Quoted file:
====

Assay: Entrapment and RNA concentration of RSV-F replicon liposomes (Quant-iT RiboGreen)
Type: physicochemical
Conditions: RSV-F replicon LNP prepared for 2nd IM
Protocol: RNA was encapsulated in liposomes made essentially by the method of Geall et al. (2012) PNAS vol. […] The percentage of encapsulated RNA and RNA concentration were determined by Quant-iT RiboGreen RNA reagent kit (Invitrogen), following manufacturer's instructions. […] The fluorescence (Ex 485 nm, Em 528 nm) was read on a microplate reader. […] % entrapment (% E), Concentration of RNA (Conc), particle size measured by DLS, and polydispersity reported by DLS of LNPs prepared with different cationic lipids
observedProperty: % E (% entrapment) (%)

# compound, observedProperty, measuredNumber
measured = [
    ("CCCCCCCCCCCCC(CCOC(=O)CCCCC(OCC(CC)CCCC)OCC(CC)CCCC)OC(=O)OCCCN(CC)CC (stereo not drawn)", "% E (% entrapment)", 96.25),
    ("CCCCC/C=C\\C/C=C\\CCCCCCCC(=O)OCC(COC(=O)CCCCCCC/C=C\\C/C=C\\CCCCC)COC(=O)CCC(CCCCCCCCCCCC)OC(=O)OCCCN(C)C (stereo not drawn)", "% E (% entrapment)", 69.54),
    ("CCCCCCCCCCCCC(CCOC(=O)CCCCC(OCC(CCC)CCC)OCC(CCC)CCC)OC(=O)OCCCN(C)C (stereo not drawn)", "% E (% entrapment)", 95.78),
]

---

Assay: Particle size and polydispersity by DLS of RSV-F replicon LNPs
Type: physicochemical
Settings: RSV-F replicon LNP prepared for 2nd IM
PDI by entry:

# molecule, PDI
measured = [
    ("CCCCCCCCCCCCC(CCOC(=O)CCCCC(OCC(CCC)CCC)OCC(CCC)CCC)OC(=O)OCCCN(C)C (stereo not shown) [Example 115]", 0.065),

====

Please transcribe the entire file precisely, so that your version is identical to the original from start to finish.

Assay: Entrapment and RNA concentration of RSV-F replicon liposomes (Quant-iT RiboGreen)
Type: physicochemical
Conditions: RSV-F replicon LNP prepared for 2nd IM
Protocol: RNA was encapsulated in liposomes made essentially by the method of Geall et al. (2012) PNAS vol. […] The percentage of encapsulated RNA and RNA concentration were determined by Quant-iT RiboGreen RNA reagent kit (Invitrogen), following manufacturer's instructions. […] The fluorescence (Ex 485 nm, Em 528 nm) was read on a microplate reader. […] % entrapment (% E), Concentration of RNA (Conc), particle size measured by DLS, and polydispersity reported by DLS of LNPs prepared with different cationic lipids
observedProperty: % E (% entrapment) (%)

# compound, observedProperty, measuredNumber
measured = [
    ("CCCCCCCCCCCCC(CCOC(=O)CCCCC(OCC(CC)CCCC)OCC(CC)CCCC)OC(=O)OCCCN(CC)CC (stereo not drawn)", "% E (% entrapment)", 96.25),
    ("CCCCC/C=C\\C/C=C\\CCCCCCCC(=O)OCC(COC(=O)CCCCCCC/C=C\\C/C=C\\CCCCC)COC(=O)CCC(CCCCCCCCCCCC)OC(=O)OCCCN(C)C (stereo not drawn)", "% E (% entrapment)", 69.54),
    ("CCCCCCCCCCCCC(CCOC(=O)CCCCC(OCC(CCC)CCC)OCC(CCC)CCC)OC(=O)OCCCN(C)C (stereo not drawn)", "% E (% entrapment)", 95.78),
]

---

Assay: Particle size and polydispersity by DLS of RSV-F replicon LNPs
Type: physicochemical
Settings: RSV-F replicon LNP prepared for 2nd IM
PDI by entry:

# molecule, PDI
measured = [
    ("CCCCCCCCCCCCC(CCOC(=O)CCCCC(OCC(CCC)CCC)OCC(CCC)CCC)OC(=O)OCCCN(C)C (stereo not shown) [Example 115]", 0.065),